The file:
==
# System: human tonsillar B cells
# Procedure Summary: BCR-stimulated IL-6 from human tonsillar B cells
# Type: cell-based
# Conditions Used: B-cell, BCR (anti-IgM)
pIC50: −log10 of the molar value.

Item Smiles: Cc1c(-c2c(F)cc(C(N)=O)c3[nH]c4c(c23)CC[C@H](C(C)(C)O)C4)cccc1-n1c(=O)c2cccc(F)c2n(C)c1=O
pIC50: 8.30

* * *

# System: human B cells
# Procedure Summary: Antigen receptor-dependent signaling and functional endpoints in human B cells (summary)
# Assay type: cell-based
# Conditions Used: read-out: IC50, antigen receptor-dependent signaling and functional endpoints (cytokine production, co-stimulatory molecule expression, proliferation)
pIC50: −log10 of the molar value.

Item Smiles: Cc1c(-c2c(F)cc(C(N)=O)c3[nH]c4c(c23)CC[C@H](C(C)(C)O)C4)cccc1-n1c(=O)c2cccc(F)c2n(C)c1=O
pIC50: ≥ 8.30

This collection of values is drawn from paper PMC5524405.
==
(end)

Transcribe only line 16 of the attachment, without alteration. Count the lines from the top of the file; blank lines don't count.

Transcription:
This collection of values is drawn from paper PMC5524405.